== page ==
Not long ago one of my colleagues here at The Times-Gazette, Angela Shepherd, wrote a column about how much she likes her hometown of Greenfield. I like Greenfield, too. In fact, I like just about every little community in Highland County and each one holds memories that make it special.
I’ve often thought I could write a column about each of them. Take Greenfield, for a quick example. I worked there for a number of years – actually two separate stints – and grew fond of the town and especially the people I worked with and for. Greenfield was here I had two of my more memorable athletic accomplishments during my school days, including scoring a basket for Greenfield, despite the fact that I was playing for Hillsboro.
One day I might get around to relating all those little stories about Highland County’s communities, but today is not the day.
Today I’d like to spin a yarn about something else I enjoy about Highland County.
Not long I was driving down Pigeon Roost Road, just south of Hillsboro, when I got to thinking, you know what, I think I could write a column about nothing but this road itself.
Long leisurely rides down country roads are one of my favorite pastimes. I can slow down on a country road, relax like I can few other places, and enjoy nothing more than taking in the sites the countryside has to offer. I also enjoy listening to a Cincinnati Reds game when I’m ambling along, or sometimes some music. The older I get though, what I enjoy more is tuning out everything else except the sounds of nature.
And that’s pretty much how I was feeling not long ago when I turned onto Pigeon Roost Road.
I have no clue when I first took a ride down Pigeon Roost Road, but I’m certain I was a passenger on it long before I was supposed to be driving.
I suppose one of the first things that attracted me to it was the name – Pigeon Roost Road. Where in the world did that name come from, I probably wondered.
Later on, when I was in my early teens, my friends I spent some evenings camping alongside the creek that runs along Pigeon Roost, the same creek I passed over up the road a way with my dad and his buddies when they took us hunting when I was really young. Or other times we just went there to the spend an afternoon fishing, swimming or looking for any other type of adventure young boys can find along, or in, a creek.
Sometimes that involved gigging carp, or even catching them by hand when they were spawning and would gather in great groups. If we saw a big, dark spot in the water as we walked along in early summer we knew it was a bunch of carp, and sometimes we’d “herd” them to shallow water. If you were one of the guys waiting for the carp to be herded toward you, once they arrived it was nearly impossible to lift a foot without stepping on one. We never did much with the carp, but they sure did entertain us.
For a short time a cousin and I kept a raft we built hit along the creek. It consisted of plywood flooring with sides about six inches high and four inner tubes tied to the bottom. It even had its own built-in tackle box. We’d play imaginary games in it, I suppose pretending we were Huck Finn or something, and when we were done we’d pull it up on the bank and cover it with a canvas tarp. But it was gone one day when we went to retrieve it, and that was the end of that.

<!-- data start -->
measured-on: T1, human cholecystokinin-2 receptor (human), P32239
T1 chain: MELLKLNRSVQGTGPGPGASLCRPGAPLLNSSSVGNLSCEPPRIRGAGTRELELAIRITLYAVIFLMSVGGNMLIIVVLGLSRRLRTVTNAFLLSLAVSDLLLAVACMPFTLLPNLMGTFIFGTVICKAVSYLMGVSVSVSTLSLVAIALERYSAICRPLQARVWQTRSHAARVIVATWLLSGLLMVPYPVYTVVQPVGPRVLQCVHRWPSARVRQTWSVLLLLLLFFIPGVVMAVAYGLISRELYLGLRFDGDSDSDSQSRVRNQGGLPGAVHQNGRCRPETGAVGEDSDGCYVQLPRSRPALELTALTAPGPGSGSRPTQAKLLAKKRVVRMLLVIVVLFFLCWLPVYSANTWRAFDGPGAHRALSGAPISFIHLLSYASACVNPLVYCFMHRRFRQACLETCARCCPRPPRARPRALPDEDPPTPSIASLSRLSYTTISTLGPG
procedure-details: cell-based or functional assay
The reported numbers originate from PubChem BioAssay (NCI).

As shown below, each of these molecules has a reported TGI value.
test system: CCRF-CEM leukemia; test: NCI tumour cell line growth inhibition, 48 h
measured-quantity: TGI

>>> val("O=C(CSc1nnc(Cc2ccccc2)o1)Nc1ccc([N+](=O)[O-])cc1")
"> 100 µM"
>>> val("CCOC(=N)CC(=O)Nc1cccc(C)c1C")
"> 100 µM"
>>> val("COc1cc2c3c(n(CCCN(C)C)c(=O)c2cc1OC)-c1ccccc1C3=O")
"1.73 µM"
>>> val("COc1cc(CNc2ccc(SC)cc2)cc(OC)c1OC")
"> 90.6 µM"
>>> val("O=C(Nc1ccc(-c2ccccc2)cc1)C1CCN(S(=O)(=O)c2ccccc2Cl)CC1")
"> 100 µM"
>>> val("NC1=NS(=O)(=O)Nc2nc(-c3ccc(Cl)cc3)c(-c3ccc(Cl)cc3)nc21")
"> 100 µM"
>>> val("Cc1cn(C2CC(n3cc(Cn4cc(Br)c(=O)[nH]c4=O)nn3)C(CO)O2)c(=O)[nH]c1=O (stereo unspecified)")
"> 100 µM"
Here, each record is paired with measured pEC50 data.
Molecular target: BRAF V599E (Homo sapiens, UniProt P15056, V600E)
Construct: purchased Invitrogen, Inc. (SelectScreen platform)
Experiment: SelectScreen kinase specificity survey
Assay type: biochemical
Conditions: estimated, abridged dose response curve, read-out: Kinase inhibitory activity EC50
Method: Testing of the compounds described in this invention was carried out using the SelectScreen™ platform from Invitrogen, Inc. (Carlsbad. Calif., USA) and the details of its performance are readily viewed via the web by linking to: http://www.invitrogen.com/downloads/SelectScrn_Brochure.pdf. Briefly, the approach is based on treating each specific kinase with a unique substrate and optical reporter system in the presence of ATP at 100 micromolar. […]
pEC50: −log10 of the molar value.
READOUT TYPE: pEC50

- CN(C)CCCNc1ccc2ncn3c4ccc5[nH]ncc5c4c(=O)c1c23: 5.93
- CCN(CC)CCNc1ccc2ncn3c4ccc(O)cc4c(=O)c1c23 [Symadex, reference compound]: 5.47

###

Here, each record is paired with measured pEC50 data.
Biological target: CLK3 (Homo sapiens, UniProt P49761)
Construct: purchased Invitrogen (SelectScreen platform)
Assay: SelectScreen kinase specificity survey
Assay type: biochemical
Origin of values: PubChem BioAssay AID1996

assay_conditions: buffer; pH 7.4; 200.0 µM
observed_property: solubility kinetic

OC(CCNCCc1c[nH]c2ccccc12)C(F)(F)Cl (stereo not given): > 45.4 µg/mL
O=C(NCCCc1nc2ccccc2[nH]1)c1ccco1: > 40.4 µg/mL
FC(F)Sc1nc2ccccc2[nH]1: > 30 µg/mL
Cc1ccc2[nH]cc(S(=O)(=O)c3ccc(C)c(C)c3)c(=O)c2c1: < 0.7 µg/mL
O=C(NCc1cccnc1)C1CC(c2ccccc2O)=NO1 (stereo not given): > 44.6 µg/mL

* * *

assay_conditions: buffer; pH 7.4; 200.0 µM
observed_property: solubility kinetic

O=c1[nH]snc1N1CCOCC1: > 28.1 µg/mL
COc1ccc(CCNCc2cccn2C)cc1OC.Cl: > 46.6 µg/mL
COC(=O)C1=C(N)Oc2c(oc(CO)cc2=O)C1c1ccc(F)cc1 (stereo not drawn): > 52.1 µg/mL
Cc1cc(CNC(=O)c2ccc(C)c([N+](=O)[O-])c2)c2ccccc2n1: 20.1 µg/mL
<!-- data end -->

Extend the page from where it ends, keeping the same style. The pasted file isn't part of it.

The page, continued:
Around the same time, the same cousin’s sister took a few of us driving a time or two down Pigeon Roost. We were well below the minimum driving age, but she let us drive anyway, and we thought we were big stuff. A year or two later, still under the driving age, my dad let me and my siblings drive on the same road.
When we camped beside the creek, a long gone relative by the name of Jimmy Brose, who lived along Pigeon Roost, gave us a ride home a time or two. He was one of those drivers who’d speed up, slow down, speed up, slowdown, ad nauseam. One time a carload of us got so tickled by his driving habits that our faces were turning red, and my stomach ached with silent laughter, while we tried to keep from bursting out with laughter.
We accessed our special spot the creek by walking through a couple gates along Pigeon Roost where a farmer kept a prized bull. Our days camping there came to an end when someone left one of the gates open one night and the bull got out.
A little later, I’d sometimes drive by down Pigeon Roost with a date nestled close by.
Later on, it was always a good road to start a Sunday drive on as I searched for other backroads or tried to make it to this place or that.
More recently a cousin, the same one I built the raft with, moved into a home off Pigeon Roost, and the creek we used to play in is the back border of his property. I’ve visited him often and from time to time we’ve recounted in deatil those times we spent along Pigeon Roost so many years ago.
And that’s what I was thinking when I pulled onto Pigeon Roost a few weeks ago. I hadn’t traveled far when I grabbed a notepad and jotted down a few notes, thinking all the time – you know what, I think I could make a column out of this.
Like John Denver once sang, those country roads just seem to take me home.